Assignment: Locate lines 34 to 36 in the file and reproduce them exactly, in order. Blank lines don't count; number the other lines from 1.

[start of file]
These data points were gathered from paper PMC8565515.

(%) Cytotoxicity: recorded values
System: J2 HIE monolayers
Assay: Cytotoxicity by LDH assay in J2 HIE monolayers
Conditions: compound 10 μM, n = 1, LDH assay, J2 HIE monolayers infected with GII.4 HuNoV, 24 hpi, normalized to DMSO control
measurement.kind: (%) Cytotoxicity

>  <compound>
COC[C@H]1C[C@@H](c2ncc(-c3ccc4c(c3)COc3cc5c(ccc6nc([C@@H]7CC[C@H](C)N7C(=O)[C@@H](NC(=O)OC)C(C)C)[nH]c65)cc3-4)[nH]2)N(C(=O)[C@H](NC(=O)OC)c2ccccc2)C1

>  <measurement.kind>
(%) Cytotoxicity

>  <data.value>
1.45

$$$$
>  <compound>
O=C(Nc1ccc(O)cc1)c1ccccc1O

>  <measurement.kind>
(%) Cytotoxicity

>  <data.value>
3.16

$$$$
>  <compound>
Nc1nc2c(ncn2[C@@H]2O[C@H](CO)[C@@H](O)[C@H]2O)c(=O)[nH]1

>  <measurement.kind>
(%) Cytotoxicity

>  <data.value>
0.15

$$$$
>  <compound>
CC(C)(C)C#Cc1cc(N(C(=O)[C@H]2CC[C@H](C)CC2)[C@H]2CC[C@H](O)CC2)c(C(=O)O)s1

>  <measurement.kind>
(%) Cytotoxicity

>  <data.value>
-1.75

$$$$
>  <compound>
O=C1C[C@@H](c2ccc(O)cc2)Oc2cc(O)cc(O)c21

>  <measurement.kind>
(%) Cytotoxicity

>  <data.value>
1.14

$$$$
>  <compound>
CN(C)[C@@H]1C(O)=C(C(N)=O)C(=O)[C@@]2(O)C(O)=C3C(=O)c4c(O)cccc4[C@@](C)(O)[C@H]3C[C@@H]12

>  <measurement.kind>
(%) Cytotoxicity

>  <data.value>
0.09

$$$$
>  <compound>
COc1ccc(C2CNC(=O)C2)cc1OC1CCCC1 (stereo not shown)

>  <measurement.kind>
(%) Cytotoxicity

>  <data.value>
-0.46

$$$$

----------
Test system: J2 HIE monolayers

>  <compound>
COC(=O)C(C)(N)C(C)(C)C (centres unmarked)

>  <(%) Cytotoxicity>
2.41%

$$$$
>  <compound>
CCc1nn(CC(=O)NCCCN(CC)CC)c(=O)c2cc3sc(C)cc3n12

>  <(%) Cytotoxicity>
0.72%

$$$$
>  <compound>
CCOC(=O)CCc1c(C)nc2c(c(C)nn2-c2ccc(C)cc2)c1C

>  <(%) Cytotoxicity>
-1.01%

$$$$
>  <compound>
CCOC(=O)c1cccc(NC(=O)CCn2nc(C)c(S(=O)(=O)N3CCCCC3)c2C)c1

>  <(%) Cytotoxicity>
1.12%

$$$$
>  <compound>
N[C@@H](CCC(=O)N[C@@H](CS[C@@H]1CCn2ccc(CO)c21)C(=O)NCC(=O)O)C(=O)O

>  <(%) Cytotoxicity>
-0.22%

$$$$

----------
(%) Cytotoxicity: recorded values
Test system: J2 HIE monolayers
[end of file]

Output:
$$$$
>  <compound>
O=C1C[C@@H](c2ccc(O)cc2)Oc2cc(O)cc(O)c21